“MSX is a disease that can seriously affect the oyster industry,” said Dr. Jeff Davidson, a professor of aquatic and ecosystem health at the Atlantic Veterinary College at UPEI. “The industry on the Island takes it very seriously. We’ve been extremely lucky to not be affected thus far. That’s why this research is important for both prevention and mitigation.”
MSX is a shellfish disease first reported in the 1950s in the state of Delaware. Caused by a parasite, the disease has since spread along the eastern US seaboard, including an outbreak in Nova Scotia in 2000.
“When an outbreak of an infectious disease occurs, the initial investigation identifies the source of the problem, and tracing the chain of movements of the affected animals is carried out ,” explained Dr. Davidson. “After the fact, that’s a really difficult thing to do. Food is moved from producer to processor to wholesaler to market, but it can take a complex journey to do so. If we can map this movement before—heaven forbid—we have an incident, we’re already several steps ahead of the game.”
Dr. Davidson is working with Dr. Sophie St-Hilaire, UPEI’s Canada Research Chair in Integrated Health Research for Sustainable Aquaculture, and Dr. Javier Sanchez, an associate professor of epidemiology and a specialist in risk analysis. Together, they’ve created a network analysis—essentially, a map which plots the movements shellfish make from producer to market.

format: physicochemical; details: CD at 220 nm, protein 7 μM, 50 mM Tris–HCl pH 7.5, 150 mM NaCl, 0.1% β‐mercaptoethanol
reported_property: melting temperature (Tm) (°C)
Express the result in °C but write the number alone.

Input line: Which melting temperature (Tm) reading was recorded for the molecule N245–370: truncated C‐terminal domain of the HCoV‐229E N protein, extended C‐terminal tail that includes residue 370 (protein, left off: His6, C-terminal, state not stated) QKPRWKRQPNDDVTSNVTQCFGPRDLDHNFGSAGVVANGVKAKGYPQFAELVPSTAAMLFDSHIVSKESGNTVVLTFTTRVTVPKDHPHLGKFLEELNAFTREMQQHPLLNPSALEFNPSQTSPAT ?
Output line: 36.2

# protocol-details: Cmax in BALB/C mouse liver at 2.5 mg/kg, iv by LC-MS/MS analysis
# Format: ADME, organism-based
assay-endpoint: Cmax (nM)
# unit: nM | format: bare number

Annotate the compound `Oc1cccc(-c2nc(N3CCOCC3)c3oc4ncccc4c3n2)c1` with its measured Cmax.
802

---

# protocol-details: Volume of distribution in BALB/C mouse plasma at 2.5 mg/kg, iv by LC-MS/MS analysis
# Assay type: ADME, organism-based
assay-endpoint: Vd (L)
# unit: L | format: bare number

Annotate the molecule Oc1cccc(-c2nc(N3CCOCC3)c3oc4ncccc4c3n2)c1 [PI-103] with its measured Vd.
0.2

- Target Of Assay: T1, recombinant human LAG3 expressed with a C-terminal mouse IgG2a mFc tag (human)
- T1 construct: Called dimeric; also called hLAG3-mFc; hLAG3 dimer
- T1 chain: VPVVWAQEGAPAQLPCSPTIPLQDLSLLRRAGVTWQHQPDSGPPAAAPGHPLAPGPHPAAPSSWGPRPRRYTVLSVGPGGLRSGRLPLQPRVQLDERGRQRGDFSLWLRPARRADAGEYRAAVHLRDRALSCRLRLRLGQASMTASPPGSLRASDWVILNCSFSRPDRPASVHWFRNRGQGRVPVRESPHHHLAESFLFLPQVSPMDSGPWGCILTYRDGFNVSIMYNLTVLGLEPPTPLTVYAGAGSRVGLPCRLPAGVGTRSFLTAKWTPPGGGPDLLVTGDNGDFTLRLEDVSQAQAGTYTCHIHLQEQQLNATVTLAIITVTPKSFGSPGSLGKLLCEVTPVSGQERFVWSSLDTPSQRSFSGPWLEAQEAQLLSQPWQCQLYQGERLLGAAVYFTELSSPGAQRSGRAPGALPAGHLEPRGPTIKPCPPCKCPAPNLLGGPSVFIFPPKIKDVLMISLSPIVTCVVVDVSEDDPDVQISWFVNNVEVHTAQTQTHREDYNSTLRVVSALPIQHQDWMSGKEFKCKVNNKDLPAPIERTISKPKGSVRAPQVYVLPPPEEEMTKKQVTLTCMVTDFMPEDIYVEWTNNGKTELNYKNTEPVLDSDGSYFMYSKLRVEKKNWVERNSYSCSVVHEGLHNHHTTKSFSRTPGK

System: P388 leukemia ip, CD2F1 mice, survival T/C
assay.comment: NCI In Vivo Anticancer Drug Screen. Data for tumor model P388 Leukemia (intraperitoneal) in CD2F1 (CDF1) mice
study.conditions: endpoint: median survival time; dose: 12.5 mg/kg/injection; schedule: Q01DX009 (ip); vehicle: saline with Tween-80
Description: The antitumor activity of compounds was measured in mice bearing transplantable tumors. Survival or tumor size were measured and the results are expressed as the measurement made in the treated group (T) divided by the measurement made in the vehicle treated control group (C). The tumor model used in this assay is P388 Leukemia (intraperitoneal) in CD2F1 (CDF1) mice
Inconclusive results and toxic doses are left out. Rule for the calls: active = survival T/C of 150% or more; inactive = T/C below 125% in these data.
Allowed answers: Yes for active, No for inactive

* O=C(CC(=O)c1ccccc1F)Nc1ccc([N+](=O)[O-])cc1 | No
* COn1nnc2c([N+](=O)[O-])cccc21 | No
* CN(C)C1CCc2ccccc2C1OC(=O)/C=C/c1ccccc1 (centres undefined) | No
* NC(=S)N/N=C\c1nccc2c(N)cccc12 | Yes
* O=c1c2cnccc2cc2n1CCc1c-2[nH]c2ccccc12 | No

“Co-operation from the industry through the first round of this mapping project has been excellent,” said Dr. St-Hilaire. “With their data, we’ve been able to identify what we’re calling the ‘hot spots’ on Prince Edward Island. These are places of high traffic, where shellfish seed are collected and distributed to several locations. These would be the areas to watch in case of an outbreak, and they’re spots that should be monitored regularly from a food safety surveillance perspective.”
The AVC team has brought in scientists from The Virginia Institute of Marine Science.
“Their expertise in MSX is invaluable,” said Dr. Sanchez. “They can help us look at the pathways and movement of the parasite and disease, based on their own experiences.”
The next phases of the project include creating mitigation plans for possible future outbreaks. The team is also investigating ways that industry can constantly update the network analysis map.
“That’s crucial,” said Dr. Sanchez. “Our current map is a snapshot of the movements of shellfish on PEI as they exist right now. But those pathways change as harvesters switch processors and so on. We want to create a resource that, at any point, we can stop and say: this is how shellfish move across the province.”
The shellfish network analysis is a project of the Canada Excellence Research Chair (CERC) in Aquatic Epidemiology, the federal Department of Fisheries and Oceans (DFO), the provincial Department of Fisheries, Aquaculture, and Rural Development, the Canadian Regulatory Veterinary Epidemiology Network (CRVE-net), the Canadian Food Inspection Agency (CFIA), the PEI Shellfish Association, and the PEI Aquaculture Alliance.
“More than 70 per cent of the mussels eaten in North America come from Prince Edward Island,” said Dr. Ian Gardner, UPEI’s CERC in Aquatic Epidemiology. “We’re helping to ensure the safety of this food for consumers through an exciting project being carried out by Dr. St-Hilaire, Dr. Sanchez and Dr. Davidson. The end product is beneficial to both the industry and to the consumers of shellfish in North America.”